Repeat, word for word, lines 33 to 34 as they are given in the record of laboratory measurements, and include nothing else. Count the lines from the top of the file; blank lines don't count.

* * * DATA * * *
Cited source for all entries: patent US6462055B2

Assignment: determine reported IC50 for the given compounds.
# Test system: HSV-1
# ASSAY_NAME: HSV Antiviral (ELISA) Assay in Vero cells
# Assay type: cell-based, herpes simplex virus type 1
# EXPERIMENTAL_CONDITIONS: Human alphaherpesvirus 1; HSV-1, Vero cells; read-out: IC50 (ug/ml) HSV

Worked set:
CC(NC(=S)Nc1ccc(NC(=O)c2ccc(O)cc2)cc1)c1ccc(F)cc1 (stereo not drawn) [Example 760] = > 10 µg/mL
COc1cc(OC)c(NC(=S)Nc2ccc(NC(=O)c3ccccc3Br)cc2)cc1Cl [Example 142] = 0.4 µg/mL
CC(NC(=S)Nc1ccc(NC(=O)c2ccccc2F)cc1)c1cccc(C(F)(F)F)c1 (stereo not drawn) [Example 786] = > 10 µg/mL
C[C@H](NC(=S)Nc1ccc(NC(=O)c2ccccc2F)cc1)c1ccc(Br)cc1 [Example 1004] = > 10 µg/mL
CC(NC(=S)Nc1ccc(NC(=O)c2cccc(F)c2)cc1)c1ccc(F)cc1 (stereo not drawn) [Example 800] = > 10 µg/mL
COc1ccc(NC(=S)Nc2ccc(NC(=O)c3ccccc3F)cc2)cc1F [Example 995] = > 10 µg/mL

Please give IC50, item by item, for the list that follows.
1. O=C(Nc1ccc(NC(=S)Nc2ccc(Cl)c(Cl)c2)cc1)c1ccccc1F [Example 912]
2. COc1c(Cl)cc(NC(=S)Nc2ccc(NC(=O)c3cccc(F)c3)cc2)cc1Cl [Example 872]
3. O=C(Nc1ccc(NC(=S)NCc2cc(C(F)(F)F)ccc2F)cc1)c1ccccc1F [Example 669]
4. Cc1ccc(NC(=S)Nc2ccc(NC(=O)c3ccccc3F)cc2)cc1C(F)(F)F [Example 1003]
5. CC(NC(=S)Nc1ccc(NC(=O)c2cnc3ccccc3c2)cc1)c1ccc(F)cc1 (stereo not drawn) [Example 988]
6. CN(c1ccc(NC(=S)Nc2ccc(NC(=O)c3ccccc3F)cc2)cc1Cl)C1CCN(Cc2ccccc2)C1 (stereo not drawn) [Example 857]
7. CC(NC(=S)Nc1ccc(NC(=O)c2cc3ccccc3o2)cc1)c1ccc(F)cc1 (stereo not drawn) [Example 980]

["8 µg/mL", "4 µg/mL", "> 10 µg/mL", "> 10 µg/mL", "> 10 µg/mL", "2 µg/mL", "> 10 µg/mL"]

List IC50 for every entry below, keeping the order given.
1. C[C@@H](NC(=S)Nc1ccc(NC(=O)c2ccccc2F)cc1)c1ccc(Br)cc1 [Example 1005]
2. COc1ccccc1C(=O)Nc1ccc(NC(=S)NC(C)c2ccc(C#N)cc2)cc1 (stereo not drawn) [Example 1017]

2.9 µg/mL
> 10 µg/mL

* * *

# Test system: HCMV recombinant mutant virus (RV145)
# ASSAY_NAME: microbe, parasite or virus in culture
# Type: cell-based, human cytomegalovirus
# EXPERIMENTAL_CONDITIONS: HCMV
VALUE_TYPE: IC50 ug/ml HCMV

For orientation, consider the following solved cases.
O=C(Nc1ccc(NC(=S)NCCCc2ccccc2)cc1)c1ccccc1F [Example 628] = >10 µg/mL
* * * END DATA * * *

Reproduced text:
VALUE_TYPE: IC50 ug/ml HCMV

For orientation, consider the following solved cases.